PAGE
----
3. Convertible - exchanged for a cash-value policy without evidence of insurability

4. No cash value

Types of term insurnace

1. Yearly renewable - without evidence of insurability, increasing premium

2. 5, 10, 15, 20 or longer years term - level premium during the term period

3. Term to age 65

4. Decreasing term - declining face amount

5. reentry term - periodically demonstrate acceptable evidence of insurability

6. Return of premium term - return of premiums at the end of the term period

-> Protection is not free when time value of money is considered

-> Insurance is expensive -> underinsurance

Term insurance is appropriate when

1. Limited income

2. Temporary need (e.g. mortgage)

3. Guarantee future insurability

Limitation of term insurance

1. Premiums increase with age at an increasing rate and eventually reach prohibitive levels, not proper beyond age 65 or 70

2. Inappropriate for saving money for specific need as term do not accumulate cash values

Types of whole life insurance

1. Ordinary life insurance - protection to age 100 (pay face value at 100), overcharged early years, supplement inadequate premiums paid later years -> legal reserve

2. Limited payment life insurance - paid only for a certain period / single premium -> higher cash value

3. Endowment insurance - survive to the end of the endowment period -> pay face amount

Variation of whole life insurance

1. Variable life (Fixed premium with investment choice)

2. Universal life (Flexible premium with fixed income investment)

3. Variable Universal life (Flexible premium with investment choice)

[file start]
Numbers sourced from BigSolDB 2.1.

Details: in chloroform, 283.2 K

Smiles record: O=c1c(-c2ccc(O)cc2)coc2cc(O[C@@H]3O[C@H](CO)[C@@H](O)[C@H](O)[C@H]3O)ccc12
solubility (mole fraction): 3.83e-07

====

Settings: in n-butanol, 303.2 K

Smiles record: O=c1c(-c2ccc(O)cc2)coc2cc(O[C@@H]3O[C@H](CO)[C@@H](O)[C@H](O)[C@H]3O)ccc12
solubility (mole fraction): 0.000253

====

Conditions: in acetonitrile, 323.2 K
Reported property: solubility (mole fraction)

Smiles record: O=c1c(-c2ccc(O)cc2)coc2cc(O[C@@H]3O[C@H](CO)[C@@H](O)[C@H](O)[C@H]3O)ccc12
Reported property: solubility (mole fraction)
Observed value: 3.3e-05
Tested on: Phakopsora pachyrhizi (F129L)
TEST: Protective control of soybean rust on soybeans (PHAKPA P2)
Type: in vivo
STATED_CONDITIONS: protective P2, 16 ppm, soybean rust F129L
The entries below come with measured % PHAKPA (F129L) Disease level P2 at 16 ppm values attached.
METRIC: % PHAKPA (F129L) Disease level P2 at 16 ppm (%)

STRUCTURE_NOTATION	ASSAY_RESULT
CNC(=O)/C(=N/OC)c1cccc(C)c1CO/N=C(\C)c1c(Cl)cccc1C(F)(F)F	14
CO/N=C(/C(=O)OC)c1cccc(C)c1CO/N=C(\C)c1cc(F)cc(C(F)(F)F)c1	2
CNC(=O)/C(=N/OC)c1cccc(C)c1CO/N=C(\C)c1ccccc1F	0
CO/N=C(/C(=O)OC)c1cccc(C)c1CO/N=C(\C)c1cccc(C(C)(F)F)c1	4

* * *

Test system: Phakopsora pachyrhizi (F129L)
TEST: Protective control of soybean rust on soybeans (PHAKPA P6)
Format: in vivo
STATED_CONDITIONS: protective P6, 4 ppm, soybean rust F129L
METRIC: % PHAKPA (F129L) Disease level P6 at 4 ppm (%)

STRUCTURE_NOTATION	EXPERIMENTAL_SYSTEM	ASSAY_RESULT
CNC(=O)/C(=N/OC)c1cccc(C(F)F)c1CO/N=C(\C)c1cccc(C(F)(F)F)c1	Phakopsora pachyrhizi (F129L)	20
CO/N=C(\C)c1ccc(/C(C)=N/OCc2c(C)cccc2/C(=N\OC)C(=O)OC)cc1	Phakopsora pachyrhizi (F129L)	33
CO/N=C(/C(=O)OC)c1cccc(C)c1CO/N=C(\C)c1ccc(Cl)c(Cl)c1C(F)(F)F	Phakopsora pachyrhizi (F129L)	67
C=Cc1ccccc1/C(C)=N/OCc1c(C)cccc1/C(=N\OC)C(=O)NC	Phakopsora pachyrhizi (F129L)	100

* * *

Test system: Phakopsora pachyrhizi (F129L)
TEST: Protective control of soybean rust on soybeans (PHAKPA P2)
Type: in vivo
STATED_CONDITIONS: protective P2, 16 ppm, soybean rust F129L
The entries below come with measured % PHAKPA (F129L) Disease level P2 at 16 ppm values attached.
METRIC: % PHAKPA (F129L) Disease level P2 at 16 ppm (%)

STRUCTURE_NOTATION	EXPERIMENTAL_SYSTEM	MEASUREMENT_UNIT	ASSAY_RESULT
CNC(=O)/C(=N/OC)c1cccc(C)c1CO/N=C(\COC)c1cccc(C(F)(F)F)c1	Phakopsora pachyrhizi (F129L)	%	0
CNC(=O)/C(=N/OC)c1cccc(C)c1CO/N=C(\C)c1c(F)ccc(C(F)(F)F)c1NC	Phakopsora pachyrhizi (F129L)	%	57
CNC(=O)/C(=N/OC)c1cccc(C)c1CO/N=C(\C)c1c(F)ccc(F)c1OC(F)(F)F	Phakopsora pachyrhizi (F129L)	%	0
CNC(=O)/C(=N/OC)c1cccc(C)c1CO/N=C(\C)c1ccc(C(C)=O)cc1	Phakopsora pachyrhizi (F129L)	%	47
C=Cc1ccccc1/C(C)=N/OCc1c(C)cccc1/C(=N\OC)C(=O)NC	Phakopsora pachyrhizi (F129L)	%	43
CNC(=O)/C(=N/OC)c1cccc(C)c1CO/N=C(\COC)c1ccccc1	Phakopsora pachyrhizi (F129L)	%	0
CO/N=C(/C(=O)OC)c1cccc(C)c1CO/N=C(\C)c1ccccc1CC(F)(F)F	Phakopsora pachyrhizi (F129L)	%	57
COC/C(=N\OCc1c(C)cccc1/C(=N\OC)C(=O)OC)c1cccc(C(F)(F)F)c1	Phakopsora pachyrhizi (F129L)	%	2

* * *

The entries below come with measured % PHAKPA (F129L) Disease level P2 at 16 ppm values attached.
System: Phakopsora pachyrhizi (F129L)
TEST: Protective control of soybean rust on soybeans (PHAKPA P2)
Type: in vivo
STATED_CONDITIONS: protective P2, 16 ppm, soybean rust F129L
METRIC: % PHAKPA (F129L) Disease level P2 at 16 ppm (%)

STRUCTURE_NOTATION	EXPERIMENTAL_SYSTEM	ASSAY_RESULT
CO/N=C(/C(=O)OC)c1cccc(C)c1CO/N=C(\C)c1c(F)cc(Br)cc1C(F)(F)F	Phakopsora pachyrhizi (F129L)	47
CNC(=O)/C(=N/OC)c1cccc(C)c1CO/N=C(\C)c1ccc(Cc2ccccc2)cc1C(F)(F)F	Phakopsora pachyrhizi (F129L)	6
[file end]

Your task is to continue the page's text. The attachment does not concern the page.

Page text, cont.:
4. Current assumption of whole life

- Cash values are based on the insurer's current mortality, investment, expense experience

5. Indeterminate premium whole life

- insurer adjust premium based on anticipated future experience

Advantages and limitations of ordinary life insurance


1. Lifetime protection

2. Save money (surrendering the policy / borrowing the cash value)


- Underinsured (because of higher premium due to savings element)

Advantages and limitations of Universal Life insurance


1. Flexibility - determinable amount and frequency of premium payments so long as minimum premium is met / sufficient cash value to cover the mortality cost and expenses

2. Death benefits can be increased (with evidence of insurability) or decreased

3. Policy owner can add or withdraw cash or borrow against the policy


1. Misleading rates of return because of gross rates advertised

2. Insurer can increase the current mortality charge, with hidden expenses

3. Policy owners do not have firm commitment to pay premiums -> may lead to lapse of policy due to non payment of premium

Features to evaluate life insurance

1. Amount of death benefit - Level, increasing or decreasing)

2. Cash value - None, guaranteed or depends on investment or excess interest

3. Premium - Increasing or level or flexible or based on insurer experience+guaranteed maximum premium

4. Policy loans allowed or not

5. Partial withdrawal of cash value allowed or not

6. Surrender charge exist or not